By Alan Feuer, nytimes.com
Former Officer Peter Liang will not serve any time in prison for fatally shooting an unarmed man in a Brooklyn housing project stairwell two years ago, but was instead sentenced on Tuesday to probation and community service.
The sentence — in one of the most divisive police misconduct cases in recent New York City history — came just moments after the judge took the unusual steps of ruling that the shooting was essentially an accident and reducing the jury’s verdict on manslaughter charges to the less severe criminally negligent homicide.
Though the Brooklyn district attorney’s office promised to appeal the ruling, the sentencing was a decisive move in the politically contentious case that highlighted concerns over police accountability, especially in black neighborhoods, but never neatly fit the narrative of other killings by law-enforcement officers around the country. It is rare for police officers even to be charged and brought to court in shooting cases; while this one resulted in a guilty verdict at a three-week trial this winter, the sentencing was deeply disappointing to the family of the victim, Akai Gurley.
As Justice Danny K. Chun of State Supreme Court in Brooklyn imposed five years of probation and 800 hours of community service, Mr. Liang sat still at the defendant’s table showing little emotion. Behind him, the benches were packed with Mr. Gurley’s loved ones. When the hourlong hearing came to an end and it was clear that Mr. Liang would not serve time in prison, Hertencia Petersen, Mr. Gurley’s aunt, stepped into a hallway shouting: “There is no justice! Akai Gurley’s life didn’t matter!”
Mr. Gurley died on Nov. 20, 2014, when his heart was pierced by a ricocheting bullet that Mr. Liang had fired while on a night patrol in a dark stairwell in the Louis H. Pink Houses in the East New York neighborhood. In February, a jury convicted him of manslaughter and official misconduct, rejecting his testimony that the gun had simply gone off in his hand and finding that he had failed to help Mr. Gurley as he lay dying on a fifth-floor landing.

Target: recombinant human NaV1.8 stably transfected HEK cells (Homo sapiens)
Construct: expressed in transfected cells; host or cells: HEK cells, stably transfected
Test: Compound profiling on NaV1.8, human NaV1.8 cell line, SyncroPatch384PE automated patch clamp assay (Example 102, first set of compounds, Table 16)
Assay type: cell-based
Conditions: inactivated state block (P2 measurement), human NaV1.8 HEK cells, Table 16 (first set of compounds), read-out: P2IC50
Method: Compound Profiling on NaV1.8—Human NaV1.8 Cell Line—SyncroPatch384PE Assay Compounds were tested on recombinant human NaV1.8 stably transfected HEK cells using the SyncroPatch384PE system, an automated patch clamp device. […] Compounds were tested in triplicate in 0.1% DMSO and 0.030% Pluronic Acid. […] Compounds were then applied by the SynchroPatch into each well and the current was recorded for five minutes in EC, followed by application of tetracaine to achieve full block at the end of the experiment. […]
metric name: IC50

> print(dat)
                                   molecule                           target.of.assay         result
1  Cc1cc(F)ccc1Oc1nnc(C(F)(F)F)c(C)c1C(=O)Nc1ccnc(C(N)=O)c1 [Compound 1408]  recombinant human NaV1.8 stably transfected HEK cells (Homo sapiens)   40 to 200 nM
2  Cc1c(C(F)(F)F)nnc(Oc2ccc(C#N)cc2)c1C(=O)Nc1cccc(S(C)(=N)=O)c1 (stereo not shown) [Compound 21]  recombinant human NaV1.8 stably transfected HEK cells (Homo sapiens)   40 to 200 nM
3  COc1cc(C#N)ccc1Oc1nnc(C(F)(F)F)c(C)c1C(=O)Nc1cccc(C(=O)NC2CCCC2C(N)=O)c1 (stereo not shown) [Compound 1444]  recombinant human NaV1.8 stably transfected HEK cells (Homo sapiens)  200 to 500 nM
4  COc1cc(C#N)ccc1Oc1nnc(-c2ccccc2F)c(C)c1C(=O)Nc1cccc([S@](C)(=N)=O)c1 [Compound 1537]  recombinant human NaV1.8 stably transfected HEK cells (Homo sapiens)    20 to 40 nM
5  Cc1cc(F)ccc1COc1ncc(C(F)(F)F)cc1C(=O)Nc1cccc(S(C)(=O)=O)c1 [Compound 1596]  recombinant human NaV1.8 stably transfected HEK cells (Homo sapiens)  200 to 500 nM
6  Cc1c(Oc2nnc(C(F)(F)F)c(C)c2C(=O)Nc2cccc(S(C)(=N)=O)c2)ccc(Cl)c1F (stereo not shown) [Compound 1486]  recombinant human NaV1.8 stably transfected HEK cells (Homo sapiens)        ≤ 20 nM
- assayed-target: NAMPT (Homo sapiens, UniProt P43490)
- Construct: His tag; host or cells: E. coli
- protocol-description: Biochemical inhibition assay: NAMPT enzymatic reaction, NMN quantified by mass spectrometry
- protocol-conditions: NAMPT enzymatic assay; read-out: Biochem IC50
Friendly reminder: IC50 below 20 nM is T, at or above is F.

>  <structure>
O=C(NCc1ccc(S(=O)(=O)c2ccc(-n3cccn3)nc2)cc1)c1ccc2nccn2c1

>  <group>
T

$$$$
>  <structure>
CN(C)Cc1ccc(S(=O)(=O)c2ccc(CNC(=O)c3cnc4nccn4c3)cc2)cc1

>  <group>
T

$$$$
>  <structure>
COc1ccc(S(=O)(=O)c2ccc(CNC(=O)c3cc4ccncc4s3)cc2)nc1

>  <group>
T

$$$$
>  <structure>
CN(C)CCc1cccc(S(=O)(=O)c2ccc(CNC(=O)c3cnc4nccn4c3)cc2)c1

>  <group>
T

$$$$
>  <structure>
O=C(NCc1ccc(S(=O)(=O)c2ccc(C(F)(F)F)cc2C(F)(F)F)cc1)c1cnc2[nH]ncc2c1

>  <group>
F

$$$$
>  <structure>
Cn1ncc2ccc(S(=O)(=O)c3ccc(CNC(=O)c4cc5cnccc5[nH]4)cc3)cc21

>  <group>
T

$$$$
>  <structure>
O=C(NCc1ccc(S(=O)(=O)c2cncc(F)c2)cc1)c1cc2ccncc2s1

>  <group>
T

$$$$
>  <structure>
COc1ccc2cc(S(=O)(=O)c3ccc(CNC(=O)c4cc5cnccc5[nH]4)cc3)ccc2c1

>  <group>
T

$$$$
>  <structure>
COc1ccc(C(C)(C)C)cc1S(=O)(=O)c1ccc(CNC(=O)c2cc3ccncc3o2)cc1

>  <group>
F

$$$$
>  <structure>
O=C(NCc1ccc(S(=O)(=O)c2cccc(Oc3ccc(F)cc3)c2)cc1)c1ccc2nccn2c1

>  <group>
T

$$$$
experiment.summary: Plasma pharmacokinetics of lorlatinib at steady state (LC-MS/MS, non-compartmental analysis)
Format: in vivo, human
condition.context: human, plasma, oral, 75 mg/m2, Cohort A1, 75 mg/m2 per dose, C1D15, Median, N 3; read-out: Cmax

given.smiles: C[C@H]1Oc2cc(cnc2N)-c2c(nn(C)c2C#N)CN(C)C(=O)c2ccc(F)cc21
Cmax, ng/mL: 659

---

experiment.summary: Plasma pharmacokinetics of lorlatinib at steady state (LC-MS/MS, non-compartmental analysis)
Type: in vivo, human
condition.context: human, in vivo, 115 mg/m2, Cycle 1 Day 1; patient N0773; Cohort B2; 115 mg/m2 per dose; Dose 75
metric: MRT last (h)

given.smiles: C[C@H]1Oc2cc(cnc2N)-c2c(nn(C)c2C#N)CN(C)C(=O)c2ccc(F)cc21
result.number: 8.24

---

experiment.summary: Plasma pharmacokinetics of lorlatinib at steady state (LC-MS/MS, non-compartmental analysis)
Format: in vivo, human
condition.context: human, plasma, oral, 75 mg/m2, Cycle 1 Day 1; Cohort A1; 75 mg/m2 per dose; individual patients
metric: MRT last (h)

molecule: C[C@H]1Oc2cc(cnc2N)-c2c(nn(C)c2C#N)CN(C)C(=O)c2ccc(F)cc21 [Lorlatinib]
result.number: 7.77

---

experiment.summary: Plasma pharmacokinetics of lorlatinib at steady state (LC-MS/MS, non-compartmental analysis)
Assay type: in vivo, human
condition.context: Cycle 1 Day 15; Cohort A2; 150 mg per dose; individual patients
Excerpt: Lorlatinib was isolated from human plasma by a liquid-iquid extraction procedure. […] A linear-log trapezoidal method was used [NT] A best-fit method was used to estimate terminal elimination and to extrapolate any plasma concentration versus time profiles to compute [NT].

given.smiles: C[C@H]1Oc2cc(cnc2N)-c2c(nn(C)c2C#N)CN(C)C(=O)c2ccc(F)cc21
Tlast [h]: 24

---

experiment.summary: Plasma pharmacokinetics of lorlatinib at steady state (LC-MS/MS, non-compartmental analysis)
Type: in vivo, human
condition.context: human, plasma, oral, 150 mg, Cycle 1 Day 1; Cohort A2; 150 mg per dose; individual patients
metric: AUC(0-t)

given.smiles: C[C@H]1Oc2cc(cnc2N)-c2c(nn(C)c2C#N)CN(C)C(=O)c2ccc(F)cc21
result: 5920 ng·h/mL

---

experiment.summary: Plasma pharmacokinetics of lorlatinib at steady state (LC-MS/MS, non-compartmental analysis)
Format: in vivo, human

Before the sentence was issued, Mr. Gurley’s girlfriend, Melissa Butler, who was with him when he died, told Mr. Liang that even today, she was still in pain and needed the solace of justice. “You took a piece of me,” she said. “You took a piece of my heart.”
Moments later, Mr. Liang himself stood and turned toward Ms. Butler and the others, apologizing for having killed a man they loved. “The shot was accidental,” he said. “My life has forever changed.”
It was at that point that Justice Chun announced that he was going to reduce the manslaughter verdict, saying there was no evidence that Mr. Liang was even aware of Mr. Gurley’s presence in the stairwell. “This was not an intentional act,” the judge said. “This was a criminally negligent act. As such, I find incarceration not necessary.”
Just minutes earlier, Paul Shechtman, the former officer’s lawyer, had said much the same thing, telling Justice Chun that while other police officers in recent years had maliciously hurt and killed young black men, Mr. Liang “is not them.”
After the hearing, District Attorney Ken Thompson released a statement saying he planned to appeal Justice Chun’s decision to reduce the jury’s verdict — an unusual move from a man who all along has taken a Solomonic approach to the complicated case.
From the start, Mr. Thompson faced enormous pressure to pursue an indictment against Mr. Liang, who killed Mr. Gurley the same year that Eric Garner died during a police arrest on Staten Island. As Brooklyn’s first black district attorney, Mr. Thompson had vowed to bring a heightened sense of social justice to the borough’s communities of color.
But after the conviction, Mr. Thompson issued a letter recommending that Mr. Liang should not serve time in prison. The letter referred to Mr. Gurley as “a completely innocent man who lost his life for no reason,” but also said Mr. Liang had no prior criminal history and posed no threat to public safety.